Saturday, December 11, 2010

The man who walked 4,000 miles from Siberian death camp

Witold Glinski is the last survivor of World War Two’s greatest escape. As he lovingly crafts another willow basket in the shed at his seaside bungalow in Cornwall, it’s hard to believe that this modest man walked 4,000 miles to freedom… all the way from a Siberian prison camp to India...

Witold was a teenager living in the Polish border town of Glabokia when he was arrested with his family by the invading Russians – at the time, in 1939, allies of Hitler.

Separated from his parents, he was taken to Moscow’s notorious Lubianka Prison and, aged just 17, condemned to 25 years hard labour, one among a million-and-a-half Poles sent to Siberia. It might as well have been a death sentence. So, he could either wait to die, or try to get away. Witold began plotting his escape as soon as he arrived, shackled in chains.

He volunteered to work as a lumberjack, and secretly carved signs on the trees, pointing the way to the south, and the free world.

Then he was befriended by the camp commandant’s wife. “She asked me to fix her radio,” he remembers. “She rewarded me with sweet tea and a slice of bread. But the best thing was that, above a desk, there was a map of Asia.”

Already a daring plan was forming as he tried desperately to memorise the details.

But commandant’s wife Maria Uszakof – even after all these years he remembers her name – read his mind. “She told me, ‘You’ll need good clothes and sensible shoes.’ She gave me a parcel of dried meat, new shoes, hand-knitted socks and long underwear.”

At midnight, with a savage blizzard howling around the camp, carrying a haversack that was a blanket tied at the corners, he tunnelled under the wire.

But when he made it through he turned to find six men had silently followed him.

“They were coming out of nowhere, like cockroaches in a bakery,” Witold says.

“I told them, we’ll walk for 20 hours a day, is that agreed? If they didn’t like it, they could sit down and wait for the Russians.

“The weather was too bad for patrols to operate, no animal or human would stick a nose out of the door, so this was our only chance. Our immediate aim was to get out of Russia. The border was 1,600 miles away. I pointed south – ‘That way!’”

The walkers set up a pattern. One man in front, forming a trail through the forest, two at the back sweeping over the footprints with pine branches.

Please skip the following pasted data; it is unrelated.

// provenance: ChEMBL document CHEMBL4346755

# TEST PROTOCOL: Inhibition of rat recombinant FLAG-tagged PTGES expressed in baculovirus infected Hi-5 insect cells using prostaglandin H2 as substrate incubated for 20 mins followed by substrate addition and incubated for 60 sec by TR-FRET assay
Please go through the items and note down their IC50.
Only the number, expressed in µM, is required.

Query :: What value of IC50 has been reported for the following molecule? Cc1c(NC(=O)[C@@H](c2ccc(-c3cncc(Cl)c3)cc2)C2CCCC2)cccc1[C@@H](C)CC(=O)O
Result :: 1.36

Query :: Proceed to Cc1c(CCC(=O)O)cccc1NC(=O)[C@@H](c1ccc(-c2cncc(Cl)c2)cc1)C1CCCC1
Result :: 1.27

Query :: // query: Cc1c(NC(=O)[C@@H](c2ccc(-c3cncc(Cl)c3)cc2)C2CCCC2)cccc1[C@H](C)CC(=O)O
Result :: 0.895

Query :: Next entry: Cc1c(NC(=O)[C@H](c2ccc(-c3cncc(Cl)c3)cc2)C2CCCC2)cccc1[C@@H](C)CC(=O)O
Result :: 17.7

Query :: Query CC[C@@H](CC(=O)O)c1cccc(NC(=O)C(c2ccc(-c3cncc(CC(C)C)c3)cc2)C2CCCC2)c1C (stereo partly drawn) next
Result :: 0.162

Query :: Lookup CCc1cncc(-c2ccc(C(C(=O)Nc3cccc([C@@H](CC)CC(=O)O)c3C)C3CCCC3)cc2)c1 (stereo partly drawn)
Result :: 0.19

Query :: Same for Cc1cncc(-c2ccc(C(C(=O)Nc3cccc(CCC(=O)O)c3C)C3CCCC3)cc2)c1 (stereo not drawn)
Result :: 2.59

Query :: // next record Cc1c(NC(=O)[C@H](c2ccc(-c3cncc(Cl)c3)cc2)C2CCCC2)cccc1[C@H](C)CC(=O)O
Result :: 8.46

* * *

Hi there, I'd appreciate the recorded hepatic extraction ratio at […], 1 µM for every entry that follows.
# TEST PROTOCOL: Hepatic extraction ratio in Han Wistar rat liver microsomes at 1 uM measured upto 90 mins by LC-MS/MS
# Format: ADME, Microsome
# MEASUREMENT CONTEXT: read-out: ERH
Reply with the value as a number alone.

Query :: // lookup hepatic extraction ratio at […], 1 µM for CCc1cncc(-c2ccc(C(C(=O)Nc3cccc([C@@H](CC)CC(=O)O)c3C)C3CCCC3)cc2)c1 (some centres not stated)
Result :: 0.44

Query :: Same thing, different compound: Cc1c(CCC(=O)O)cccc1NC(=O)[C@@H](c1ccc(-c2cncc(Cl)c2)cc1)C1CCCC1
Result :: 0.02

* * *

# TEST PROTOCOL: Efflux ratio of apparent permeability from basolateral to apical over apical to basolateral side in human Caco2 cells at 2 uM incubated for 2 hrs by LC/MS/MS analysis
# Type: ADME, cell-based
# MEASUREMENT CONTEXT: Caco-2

He never discovered much about his comrades. They dared not trust one another. Their relationship was built on silent suspicion, not conversation.


Once they found a deer trapped in a ravine. They feasted on it for days afterwards and used pieces of the hide to bind up their thick felt prison boots.

Days before they reached the border with China, they had an encounter which is still vivid in Witold’s memory.

On the path was 18-year-old Kristina Polansk, a terrified young Polish girl who had fled barefoot through the forest from the Russians, who had killed her family and tried to rape her.

“She was very lonely and distressed and when I inspected her foot I knew straight away she had gangrene,” Witold says. “I didn’t want to be saddled with a sick girl, but what could we do?

“I made moccasins for her with the rest of the deer skin, and we carried her on a stretcher of poles with dry grass.

“But every day she got worse. Her leg turned black and the skin swelled and burst, it was terrible to watch.”

They crossed the Trans-Siberian Railway line, pushed on into Mongolia, and there Kristina became ravaged by fever. She shook each of the men’s hands, then closed her eyes and died.


The first to die were two of the Polish soldiers. Witold watched them deteriorate and recognised the signs of scurvy.

“They walked more and more slowly, their legs swelled up and they could pull out teeth with their fingers,” he says. “They died on the same day. By the time we had buried the first, the second was almost gone.”

The two men had always walked side by side. Now they were laid side by side in graves.

As they moved through Tibet and the Himalayas, they helped out on farms in return for food and shelter. But in the climb, the next man perished – another of the Polish soldiers, who stood on a ledge that crumbled under him.

In the final two weeks of their march, Witold had become ill and weak, and he can remember only snatches of images.